Phase 3 – Cast a Wider Net with Long-Term Awareness and Branding Programs

With the success of Phases 1 and 2 you should have enough credibility in your company to undertake some longer range marketing programs. Phase 3 consists of activities that may not produce an immediate return but, when well done, will have an impact over 6, 12, 24 months and beyond.

Some of the programs that you’ll do in Phase 3 include:

  • Content marketing and search engine optimization
  • Social media
  • Online and offline display ads
  • PR and influencer marketing
  • Events and trade shows
  • Direct mail
  • TV and radio ads

And more.

In companies where Phase 3 activities are being done well, when sales reps ask a new lead how they heard about the company they’ll often get a response like, “I saw you everywhere. I figured I had to talk with you.”

The fastest and least expensive leads and sales are, initially anyway, in the center of the Bullseye. As you move out from the center toward the edge the cost for each new lead and sale is likely to increase and your ROI decrease, at least in the short term. Why do it then? Because you can’t generate enough new business by only doing the Phase 1 and 2 activities and your company wants more. And even if it’s more expensive in the outer ring to acquire new customers, it’s still low enough to justify the marketing.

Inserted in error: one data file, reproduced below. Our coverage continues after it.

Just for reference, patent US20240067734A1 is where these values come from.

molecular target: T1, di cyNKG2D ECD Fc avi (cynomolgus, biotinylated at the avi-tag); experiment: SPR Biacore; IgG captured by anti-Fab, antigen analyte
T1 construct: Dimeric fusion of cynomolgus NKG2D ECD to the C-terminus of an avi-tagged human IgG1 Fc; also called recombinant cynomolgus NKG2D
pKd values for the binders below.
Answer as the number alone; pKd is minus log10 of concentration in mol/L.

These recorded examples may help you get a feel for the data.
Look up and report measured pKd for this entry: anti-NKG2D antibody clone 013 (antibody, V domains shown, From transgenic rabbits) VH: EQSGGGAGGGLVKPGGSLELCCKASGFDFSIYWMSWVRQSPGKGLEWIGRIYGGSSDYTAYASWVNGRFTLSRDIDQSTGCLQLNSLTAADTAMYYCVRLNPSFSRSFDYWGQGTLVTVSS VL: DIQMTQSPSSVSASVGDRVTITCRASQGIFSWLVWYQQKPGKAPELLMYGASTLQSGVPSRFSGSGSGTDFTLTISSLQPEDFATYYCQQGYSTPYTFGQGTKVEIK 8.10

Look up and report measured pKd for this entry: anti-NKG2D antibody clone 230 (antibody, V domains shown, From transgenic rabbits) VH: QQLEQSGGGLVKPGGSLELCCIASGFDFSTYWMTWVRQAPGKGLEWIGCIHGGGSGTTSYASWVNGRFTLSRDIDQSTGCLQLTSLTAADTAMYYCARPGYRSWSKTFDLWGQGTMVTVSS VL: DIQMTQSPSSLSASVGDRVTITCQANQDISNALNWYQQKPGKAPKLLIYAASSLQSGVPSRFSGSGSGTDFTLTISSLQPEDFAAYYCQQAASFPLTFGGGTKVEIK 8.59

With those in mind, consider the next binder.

Every company is different, and which channels will work best for you will vary for reasons that we’ll discuss later. Every campaign is an experiment.

Now, the Bullseye looks like it has hard edges between each phase. In fact there is some overlap – leakage even – between phases. For example, in Phase 1 you’ll actually make a few fast, easy SEO improvements to your website, but you’ll do far more in Phase 3. Improvements that you make to your landing pages as part of conversion rate optimization in Phase I will help the performance of your paid search ads in Phase 2. You could host events for current customers in Phase1, but expand them to a far broader audience in Phase 3.

And, no, you don’t necessarily have to do these in lockstep sequence. You could ramp up all three phases simultaneously if you have the people and resources, but usually you’ll be far more successful if you create a solid foundation with the Phase 1 activities before moving on to the other programs.

With the Bullseye approach you’re not just throwing out a bunch of random campaigns and hoping that they will have an effect: you’re carefully building out an omni-channel marketing program that gets the right message to the right person at the right time.

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This is the first chapter of my book on the Bullseye Marketing Framework, which will be published in 2018.

(c) Copyright 2017, Louis Gudema. All rights reserved.